Credit Reports and Scores: FAQ
What is a credit report?
Simply put, it's the historical account of your financial activity.
Why does it exist?
Generally not for your benefit. Credit histories are compiled for and made available to lenders and companies interested in your background so they can evaluate your risk as a client, whether it's your ability to repay loans or the likelihood you'll file claims on insurance. For more information: Who Checks Your Credit Report?
What's a credit score?
The score is a numeric representation of the risk you pose. Credit bureaus assign value to behavior and punch it into an algorithm. Out pops a number. The higher it is, the less risky you are. This makes it easy for interested parties to quickly size you up as a potential client.
What's a FICO score?
FICO, an acronym for Fair Isaac Corp., refers to the best-known credit score model. Almost all credit scores were either developed by Fair Isaac or based on its system.
Does it matter whom I get my report or score from?
No and yes. Among the three big bureaus, Equifax, Experian, and TransUnion, one is not necessarily better than the others. But for your own good, it's best to get your score and report from all three. Lenders will often look at all scores, then discard the lowest and highest score and go with the median, kind of like judging figure skating. You'll want all three to make sure they're consistent across the board.
Why would my scores be different?
Each bureau uses a slightly different calculation, a variation of FICO, to get your score. Also, the three bureaus might not have all the same information on you. One bureau might be missing information, while another might be reporting activity that isn't yours. That's why it's best to receive all three reports to find mistakes or signs of identity theft.
How do I interpret the number?
Credit scores usually range from 300 to 850. For the most part, anything above 720 will earn you creditworthy status, while anything below 620 is considered high risk. The higher your score, the better deals you'll be getting on insurance and loans.
How is my score calculated? What do the bureaus consider?
In approximate order of importance:
• Payment history: how many times you've defaulted on a payment. It notes how late you were (30, 60, 120 days) and how long ago that was. If you were late on a payment by only a couple of days, that won't affect your credit score at all.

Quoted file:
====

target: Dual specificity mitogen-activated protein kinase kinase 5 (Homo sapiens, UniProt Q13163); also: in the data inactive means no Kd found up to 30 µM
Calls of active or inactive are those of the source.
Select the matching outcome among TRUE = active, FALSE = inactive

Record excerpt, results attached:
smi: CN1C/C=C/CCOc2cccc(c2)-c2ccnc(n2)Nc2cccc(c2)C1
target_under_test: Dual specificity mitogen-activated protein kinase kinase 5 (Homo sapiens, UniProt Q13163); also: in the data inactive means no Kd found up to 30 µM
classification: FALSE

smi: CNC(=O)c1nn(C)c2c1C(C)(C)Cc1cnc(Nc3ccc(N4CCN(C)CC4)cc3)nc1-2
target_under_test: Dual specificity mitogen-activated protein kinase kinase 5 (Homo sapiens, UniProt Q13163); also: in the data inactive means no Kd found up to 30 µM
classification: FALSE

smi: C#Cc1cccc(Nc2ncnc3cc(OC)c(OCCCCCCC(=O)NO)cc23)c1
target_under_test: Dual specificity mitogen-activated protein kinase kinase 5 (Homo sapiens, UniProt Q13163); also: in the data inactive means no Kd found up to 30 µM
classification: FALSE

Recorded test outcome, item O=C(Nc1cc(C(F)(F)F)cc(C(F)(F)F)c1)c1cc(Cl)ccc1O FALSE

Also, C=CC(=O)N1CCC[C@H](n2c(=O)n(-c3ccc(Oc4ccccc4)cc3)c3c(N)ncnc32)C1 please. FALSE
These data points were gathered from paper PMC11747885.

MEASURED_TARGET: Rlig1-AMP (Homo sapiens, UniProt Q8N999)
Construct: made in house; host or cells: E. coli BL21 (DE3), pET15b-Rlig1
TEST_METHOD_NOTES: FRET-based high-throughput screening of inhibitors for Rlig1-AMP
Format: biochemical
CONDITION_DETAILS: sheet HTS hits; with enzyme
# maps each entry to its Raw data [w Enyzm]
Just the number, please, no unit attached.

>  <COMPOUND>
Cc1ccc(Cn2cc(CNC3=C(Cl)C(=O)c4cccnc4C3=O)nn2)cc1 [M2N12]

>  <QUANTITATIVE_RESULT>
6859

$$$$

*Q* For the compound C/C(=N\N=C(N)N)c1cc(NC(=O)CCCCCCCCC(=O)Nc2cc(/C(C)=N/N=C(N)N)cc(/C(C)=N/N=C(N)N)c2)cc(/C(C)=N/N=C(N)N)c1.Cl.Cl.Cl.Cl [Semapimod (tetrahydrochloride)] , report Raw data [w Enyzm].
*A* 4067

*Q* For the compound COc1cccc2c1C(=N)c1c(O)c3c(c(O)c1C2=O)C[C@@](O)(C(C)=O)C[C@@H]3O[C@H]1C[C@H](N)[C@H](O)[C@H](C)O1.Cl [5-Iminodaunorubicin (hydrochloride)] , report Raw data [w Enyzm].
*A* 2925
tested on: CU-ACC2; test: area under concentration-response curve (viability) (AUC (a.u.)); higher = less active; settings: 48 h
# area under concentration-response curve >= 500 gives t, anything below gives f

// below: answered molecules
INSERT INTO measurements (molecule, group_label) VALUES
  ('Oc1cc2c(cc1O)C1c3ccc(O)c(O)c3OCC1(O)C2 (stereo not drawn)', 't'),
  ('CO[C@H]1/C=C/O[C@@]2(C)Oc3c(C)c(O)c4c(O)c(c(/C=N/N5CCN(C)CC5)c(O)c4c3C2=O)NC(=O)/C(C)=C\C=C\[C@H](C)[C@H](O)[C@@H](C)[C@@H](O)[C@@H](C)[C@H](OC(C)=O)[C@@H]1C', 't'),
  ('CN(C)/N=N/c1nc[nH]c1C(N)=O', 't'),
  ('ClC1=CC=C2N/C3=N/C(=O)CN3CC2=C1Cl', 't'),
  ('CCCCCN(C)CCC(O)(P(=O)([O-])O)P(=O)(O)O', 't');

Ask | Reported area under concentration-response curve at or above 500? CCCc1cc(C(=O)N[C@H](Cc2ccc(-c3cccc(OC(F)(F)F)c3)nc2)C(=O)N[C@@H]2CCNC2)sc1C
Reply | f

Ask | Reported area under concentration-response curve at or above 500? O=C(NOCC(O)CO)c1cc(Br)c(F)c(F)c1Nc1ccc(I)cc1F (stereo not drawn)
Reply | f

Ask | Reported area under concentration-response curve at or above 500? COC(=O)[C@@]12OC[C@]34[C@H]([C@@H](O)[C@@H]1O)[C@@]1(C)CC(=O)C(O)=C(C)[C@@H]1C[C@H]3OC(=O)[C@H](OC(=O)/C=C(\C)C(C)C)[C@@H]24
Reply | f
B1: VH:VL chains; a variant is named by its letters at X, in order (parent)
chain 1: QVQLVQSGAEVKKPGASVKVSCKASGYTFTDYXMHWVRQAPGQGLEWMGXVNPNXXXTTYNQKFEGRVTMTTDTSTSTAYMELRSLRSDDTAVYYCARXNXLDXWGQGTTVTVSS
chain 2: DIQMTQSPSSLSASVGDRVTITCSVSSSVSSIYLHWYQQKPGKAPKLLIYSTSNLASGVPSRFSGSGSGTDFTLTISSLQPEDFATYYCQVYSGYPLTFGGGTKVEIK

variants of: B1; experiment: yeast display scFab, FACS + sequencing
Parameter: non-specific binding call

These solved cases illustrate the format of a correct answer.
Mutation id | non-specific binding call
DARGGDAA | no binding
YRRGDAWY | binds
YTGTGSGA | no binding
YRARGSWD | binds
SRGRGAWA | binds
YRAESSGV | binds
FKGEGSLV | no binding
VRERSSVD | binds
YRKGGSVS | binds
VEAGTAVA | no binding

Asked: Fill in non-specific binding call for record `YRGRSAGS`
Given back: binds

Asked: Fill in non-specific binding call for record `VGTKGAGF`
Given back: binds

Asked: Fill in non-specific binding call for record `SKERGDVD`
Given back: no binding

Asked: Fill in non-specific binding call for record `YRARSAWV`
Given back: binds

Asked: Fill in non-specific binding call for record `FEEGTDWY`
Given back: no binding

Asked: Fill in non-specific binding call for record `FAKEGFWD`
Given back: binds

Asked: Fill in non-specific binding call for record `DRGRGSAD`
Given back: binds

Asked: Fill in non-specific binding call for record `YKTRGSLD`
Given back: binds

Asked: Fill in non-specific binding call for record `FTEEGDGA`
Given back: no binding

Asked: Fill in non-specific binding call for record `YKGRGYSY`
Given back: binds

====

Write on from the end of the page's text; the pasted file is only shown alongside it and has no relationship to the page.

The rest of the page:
• How much you owe: For credit cards, the score takes into account how much of your credit limit you're using. The less the better. Thirty percent of your limit is ideal. As for installment loans (student loans, for instance), bureaus look at how much you owe at that time versus how much you owed when you first took out the loan. The score will reflect positively on a borrower who consistently pays off his debt.
• Duration of credit: The longer you've had a credit line, the more stable you look. The bureaus calculate the age of your oldest account and the average age of all your accounts.
• The last time you opened credit: A flurry of credit activity will seem questionable, which is why opening three accounts at once can hurt your score.
• Types of credit: The more diverse, the better. Diversity does not mean Visa, MasterCard, and American Express. Lenders like to see the two types of loan: revolving (like credit cards) and installment (like student loans).
How do I get my score?
Go to myfico.com, a joint venture by Equifax and Fair Isaac, to get your three reports and scores for about $50. You can also go straight to the websites of the three bureaus, where you can get your credit reports (but not the scores) free of charge once every 12 months. Also, be on the lookout for outfits that are just trying to harvest your personal information.
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